Hampton settlement close over $80,690 seized by police

HAMPTON — Hampton prosecutors are working to settle a forfeiture case involving $80,690 that was confiscated from a New Jersey truck driver on the Eastern Shore in January.

According to three separate sources with knowledge of the case, Hampton police allege that Marcos Terron was on his way to Hampton to buy cigarettes at Blue Water Tobacco — an undercover firm created to catch cigarette traffickers — on Jan. 3 when the cash was seized.

The money is now at the center of a pending asset forfeiture case in Hampton Circuit Court. Both Terron and another New Jersey man, Harvey Acevedo — who wasn't in the truck that day but asserts the cash was his — have interests in the money, according to court documents.

Neither Terron, 36, of Perth Amboy, N.J., nor Acevedo, 40, of Edison, N.J., were arrested or charged with any crimes.

A trial on whether the $80,690 in cash should be forfeited is on the court's docket, scheduled for Dec. 14 before Circuit Court Judge Louis R. Lerner.

But the prosecutor on the case, Hampton Deputy Commonwealth's Attorney Tim Murphy, said the matter is likely to be settled before that time. "We are working toward a mutual resolution," Murphy said. "That we would get 'X' amount, and they would get 'Y' amount."

The percentage that each side will get out of the $80,690 "is still being negotiated," Murphy said, adding that Lerner would also need to sign off on the deal to avoid the trial.

Murphy said the prosecutors' office's interest in settling the case did not arise from publicity surrounding the Blue Water Tobacco cigarette operation nor from concerns over the conduct of officers involved in the sting.

"This isn't an attempt to cover up what happened," Murphy said of the likelihood of a settlement. "This was something that was presented to the defense at the very beginning of the case ... In fact, I was prepared to do depositions with all the guys and put everything on the record."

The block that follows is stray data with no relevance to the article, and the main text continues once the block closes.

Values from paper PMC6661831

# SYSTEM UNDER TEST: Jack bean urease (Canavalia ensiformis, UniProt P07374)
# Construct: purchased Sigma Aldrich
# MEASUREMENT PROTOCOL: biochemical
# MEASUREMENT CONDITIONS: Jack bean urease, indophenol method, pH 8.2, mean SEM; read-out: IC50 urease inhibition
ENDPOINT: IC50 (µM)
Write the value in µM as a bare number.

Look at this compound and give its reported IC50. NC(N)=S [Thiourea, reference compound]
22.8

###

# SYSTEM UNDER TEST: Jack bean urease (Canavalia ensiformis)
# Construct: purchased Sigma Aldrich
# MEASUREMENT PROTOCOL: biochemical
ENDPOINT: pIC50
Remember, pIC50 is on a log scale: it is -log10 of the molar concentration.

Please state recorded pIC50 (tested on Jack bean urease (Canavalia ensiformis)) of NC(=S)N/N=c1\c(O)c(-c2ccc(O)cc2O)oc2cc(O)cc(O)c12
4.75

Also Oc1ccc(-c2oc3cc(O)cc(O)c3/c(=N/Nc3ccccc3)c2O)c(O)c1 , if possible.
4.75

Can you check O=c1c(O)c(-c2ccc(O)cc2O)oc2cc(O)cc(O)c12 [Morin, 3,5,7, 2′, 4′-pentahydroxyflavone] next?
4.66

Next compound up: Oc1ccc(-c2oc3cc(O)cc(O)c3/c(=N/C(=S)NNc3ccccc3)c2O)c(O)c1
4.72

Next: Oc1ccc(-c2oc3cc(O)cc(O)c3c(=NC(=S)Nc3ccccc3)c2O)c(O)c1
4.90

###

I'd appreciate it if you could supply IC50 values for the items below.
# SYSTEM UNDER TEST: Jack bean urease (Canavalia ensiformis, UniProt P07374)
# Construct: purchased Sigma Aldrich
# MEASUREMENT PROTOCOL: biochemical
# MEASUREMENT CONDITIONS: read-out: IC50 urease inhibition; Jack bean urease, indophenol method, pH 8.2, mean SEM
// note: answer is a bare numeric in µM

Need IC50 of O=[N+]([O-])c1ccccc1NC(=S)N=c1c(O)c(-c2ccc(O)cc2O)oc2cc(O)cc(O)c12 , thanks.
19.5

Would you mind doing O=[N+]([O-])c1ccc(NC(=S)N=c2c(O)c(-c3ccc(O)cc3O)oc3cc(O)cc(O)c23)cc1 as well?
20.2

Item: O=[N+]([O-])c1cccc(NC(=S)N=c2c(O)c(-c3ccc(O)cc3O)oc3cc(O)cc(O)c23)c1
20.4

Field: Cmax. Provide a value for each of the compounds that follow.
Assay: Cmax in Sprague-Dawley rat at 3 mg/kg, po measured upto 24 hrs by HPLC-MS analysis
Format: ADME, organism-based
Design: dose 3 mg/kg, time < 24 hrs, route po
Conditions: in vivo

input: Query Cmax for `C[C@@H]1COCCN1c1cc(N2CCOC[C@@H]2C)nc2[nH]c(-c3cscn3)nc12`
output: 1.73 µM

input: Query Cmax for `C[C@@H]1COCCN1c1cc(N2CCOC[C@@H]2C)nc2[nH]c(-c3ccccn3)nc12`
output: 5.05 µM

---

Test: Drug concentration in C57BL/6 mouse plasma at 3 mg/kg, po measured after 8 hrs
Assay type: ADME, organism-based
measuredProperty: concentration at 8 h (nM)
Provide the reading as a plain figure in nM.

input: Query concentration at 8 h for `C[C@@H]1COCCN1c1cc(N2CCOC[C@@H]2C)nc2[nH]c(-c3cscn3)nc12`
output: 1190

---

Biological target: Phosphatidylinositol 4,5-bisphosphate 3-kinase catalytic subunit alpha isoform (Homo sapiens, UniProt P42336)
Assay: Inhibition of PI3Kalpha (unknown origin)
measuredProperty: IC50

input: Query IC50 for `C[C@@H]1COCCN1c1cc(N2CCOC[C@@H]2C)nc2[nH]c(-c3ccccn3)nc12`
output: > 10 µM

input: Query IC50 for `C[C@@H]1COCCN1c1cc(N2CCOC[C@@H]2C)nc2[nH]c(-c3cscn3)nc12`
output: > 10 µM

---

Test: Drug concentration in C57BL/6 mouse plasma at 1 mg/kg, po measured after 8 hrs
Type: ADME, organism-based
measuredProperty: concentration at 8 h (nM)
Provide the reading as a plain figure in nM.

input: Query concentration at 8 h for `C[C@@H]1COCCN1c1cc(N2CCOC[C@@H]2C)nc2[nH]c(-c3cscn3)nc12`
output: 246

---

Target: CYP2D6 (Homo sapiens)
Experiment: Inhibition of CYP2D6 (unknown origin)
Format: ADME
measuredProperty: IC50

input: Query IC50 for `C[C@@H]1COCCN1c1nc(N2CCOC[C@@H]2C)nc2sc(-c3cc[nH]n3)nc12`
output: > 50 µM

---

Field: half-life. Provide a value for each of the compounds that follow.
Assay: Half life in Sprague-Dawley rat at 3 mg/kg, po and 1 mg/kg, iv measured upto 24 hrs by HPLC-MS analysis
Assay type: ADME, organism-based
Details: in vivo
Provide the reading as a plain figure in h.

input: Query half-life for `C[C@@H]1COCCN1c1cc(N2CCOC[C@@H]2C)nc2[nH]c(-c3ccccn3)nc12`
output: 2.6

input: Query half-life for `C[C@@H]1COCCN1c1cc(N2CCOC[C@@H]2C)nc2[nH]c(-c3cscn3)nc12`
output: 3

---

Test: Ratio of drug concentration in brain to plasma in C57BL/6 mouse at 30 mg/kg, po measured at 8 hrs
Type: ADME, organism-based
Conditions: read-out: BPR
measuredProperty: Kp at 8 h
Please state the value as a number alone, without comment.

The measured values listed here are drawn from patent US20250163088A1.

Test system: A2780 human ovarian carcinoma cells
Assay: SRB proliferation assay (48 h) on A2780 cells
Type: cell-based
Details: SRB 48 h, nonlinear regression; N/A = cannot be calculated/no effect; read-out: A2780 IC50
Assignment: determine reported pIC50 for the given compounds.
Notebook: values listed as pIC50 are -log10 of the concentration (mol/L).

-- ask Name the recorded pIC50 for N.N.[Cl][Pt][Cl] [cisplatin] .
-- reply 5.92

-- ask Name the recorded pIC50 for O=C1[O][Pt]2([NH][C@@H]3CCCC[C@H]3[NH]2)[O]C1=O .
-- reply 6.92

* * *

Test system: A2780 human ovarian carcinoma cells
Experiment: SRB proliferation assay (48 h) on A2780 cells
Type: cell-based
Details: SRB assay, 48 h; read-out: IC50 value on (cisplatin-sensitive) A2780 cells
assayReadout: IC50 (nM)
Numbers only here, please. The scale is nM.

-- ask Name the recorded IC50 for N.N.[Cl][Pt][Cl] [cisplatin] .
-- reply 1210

Among those to be deposed in the forfeiture case, Murphy said, was James Crotts, a former Hampton police lieutenant who retired in April — six weeks after being put on paid leave in February pertaining to the cigarette case.

Another officer who was scheduled to be deposed, Murphy said, was Cpl. Christopher Lyon, another Hampton officer who was once investigated in the cigarette case. Lyon went back to work in July, five months after being put on paid leave.

A seizure of cash

On Jan. 3, Terron was driving south on the Eastern Shore, heading toward Hampton Roads. Then he hit a roadblock: The Chesapeake Bay Bridge-Tunnel was closed to certain traffic — including the box truck he was driving — because of strong winds.

The same night, agents with the Virginia State Police conducted a "consensual" search of the truck about 27 miles north of the bridge, sources said. The truck was searched in a parking lot off Route 13, outside a pizza restaurant in the town of Exmore.

Because the State Police, the Hampton City Attorney's Office and Hampton Commonwealth's Attorney's Office have all denied requests for the police reports pertaining to the seizure, it's still unclear what spurred the State Police to search Terron's truck.

But according to court records, the state officers seized a large amount of cash — $80,690 — in the search, and the case pertaining to that confiscation was soon moved from Northampton County to Hampton.

According to a "Notice of Seizure" filed with the Circuit Court in the Terron and Acevedo case, the cash was seized because it was used in substantial connection with or was the product of "the illegal drug trade," or was used in money laundering, or was "traceable" to the proceeds of an act punishable as a felony in Virginia.

That notice was initially filed on Jan. 5 — two days after the cash seizure — in Northampton County Circuit Court by a Northampton County prosecutor. But in April, the case was transferred to Hampton Circuit Court and the Hampton prosecutor's office.

Neither Terron nor Acevedo could be reached for comment for this story.

But in the civil asset forfeiture proceeding in Hampton, prosecutors have contended the seized cash was derived from felony conduct. Depending on the amount of cigarettes being bought or moved, cigarette trafficking can be a felony crime in Virginia.